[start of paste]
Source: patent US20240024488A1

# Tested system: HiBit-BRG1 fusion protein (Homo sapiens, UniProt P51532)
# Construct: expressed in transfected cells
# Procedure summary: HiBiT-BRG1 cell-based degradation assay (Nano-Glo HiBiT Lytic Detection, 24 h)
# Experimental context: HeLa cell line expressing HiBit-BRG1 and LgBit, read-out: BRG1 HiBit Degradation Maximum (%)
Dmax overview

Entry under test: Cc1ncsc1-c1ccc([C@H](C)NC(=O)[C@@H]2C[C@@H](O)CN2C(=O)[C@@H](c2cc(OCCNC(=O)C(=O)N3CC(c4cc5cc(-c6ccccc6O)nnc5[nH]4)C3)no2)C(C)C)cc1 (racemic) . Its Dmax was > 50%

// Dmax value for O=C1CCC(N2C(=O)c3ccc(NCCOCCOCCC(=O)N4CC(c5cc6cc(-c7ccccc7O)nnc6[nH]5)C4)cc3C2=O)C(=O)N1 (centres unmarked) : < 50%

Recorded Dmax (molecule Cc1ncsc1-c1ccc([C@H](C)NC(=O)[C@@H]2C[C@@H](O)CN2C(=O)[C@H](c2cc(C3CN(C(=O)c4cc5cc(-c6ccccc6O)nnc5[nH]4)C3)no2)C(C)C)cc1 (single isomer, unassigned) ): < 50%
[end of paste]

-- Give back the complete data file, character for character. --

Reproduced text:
Source: patent US20240024488A1

# Tested system: HiBit-BRG1 fusion protein (Homo sapiens, UniProt P51532)
# Construct: expressed in transfected cells
# Procedure summary: HiBiT-BRG1 cell-based degradation assay (Nano-Glo HiBiT Lytic Detection, 24 h)
# Experimental context: HeLa cell line expressing HiBit-BRG1 and LgBit, read-out: BRG1 HiBit Degradation Maximum (%)
Dmax overview

Entry under test: Cc1ncsc1-c1ccc([C@H](C)NC(=O)[C@@H]2C[C@@H](O)CN2C(=O)[C@@H](c2cc(OCCNC(=O)C(=O)N3CC(c4cc5cc(-c6ccccc6O)nnc5[nH]4)C3)no2)C(C)C)cc1 (racemic) . Its Dmax was > 50%

// Dmax value for O=C1CCC(N2C(=O)c3ccc(NCCOCCOCCC(=O)N4CC(c5cc6cc(-c7ccccc7O)nnc6[nH]5)C4)cc3C2=O)C(=O)N1 (centres unmarked) : < 50%

Recorded Dmax (molecule Cc1ncsc1-c1ccc([C@H](C)NC(=O)[C@@H]2C[C@@H](O)CN2C(=O)[C@H](c2cc(C3CN(C(=O)c4cc5cc(-c6ccccc6O)nnc5[nH]4)C3)no2)C(C)C)cc1 (single isomer, unassigned) ): < 50%